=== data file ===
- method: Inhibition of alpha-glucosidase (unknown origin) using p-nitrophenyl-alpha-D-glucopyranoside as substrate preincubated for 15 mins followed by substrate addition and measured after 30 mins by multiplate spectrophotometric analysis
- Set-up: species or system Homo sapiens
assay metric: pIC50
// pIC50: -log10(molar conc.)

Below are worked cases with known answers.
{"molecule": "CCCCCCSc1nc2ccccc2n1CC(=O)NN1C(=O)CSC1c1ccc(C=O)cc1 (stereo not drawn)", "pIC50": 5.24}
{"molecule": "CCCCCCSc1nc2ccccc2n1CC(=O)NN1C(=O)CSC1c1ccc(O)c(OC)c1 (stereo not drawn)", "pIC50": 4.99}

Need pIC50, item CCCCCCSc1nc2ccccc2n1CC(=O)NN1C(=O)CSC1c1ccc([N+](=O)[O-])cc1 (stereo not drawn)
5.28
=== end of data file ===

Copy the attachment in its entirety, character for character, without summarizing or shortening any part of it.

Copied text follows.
- method: Inhibition of alpha-glucosidase (unknown origin) using p-nitrophenyl-alpha-D-glucopyranoside as substrate preincubated for 15 mins followed by substrate addition and measured after 30 mins by multiplate spectrophotometric analysis
- Set-up: species or system Homo sapiens
assay metric: pIC50
// pIC50: -log10(molar conc.)

Below are worked cases with known answers.
{"molecule": "CCCCCCSc1nc2ccccc2n1CC(=O)NN1C(=O)CSC1c1ccc(C=O)cc1 (stereo not drawn)", "pIC50": 5.24}
{"molecule": "CCCCCCSc1nc2ccccc2n1CC(=O)NN1C(=O)CSC1c1ccc(O)c(OC)c1 (stereo not drawn)", "pIC50": 4.99}

Need pIC50, item CCCCCCSc1nc2ccccc2n1CC(=O)NN1C(=O)CSC1c1ccc([N+](=O)[O-])cc1 (stereo not drawn)
5.28